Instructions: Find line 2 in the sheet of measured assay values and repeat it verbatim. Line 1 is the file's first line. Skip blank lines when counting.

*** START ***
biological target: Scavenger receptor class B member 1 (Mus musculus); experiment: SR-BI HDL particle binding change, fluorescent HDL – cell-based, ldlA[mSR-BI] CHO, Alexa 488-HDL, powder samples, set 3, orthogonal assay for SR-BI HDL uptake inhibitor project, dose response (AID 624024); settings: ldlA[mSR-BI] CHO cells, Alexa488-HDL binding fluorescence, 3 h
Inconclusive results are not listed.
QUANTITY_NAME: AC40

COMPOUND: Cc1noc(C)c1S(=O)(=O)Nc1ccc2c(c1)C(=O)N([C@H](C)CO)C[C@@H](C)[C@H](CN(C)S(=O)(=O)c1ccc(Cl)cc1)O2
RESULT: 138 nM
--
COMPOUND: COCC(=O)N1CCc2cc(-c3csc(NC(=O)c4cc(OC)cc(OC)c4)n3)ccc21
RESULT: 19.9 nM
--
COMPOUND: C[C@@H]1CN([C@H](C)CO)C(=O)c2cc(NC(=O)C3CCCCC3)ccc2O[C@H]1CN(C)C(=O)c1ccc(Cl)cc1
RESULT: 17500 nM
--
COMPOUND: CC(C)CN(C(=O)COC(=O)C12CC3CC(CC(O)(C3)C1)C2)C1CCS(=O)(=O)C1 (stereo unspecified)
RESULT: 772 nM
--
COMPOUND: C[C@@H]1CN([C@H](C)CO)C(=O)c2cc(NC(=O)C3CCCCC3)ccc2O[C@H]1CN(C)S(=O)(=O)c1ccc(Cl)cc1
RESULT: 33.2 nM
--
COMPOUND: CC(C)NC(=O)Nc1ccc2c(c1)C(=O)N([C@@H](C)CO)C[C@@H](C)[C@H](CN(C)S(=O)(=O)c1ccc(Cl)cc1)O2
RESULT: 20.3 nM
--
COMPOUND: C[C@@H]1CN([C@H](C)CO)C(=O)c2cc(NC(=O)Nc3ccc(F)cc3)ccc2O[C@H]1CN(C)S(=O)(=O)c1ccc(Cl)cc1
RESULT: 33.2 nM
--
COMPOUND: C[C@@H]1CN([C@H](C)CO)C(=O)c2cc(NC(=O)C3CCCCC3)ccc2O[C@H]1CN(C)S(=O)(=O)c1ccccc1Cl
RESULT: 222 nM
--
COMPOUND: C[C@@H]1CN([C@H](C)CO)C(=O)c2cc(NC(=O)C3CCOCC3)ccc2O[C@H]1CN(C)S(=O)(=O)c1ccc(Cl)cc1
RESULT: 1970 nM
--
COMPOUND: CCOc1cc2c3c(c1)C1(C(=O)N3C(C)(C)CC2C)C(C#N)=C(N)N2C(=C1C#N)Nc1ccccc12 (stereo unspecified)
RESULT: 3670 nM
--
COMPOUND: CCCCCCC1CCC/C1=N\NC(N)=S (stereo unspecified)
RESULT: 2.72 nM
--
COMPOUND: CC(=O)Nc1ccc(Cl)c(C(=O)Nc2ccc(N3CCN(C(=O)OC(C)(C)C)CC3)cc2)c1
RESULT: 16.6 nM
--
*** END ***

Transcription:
Inconclusive results are not listed.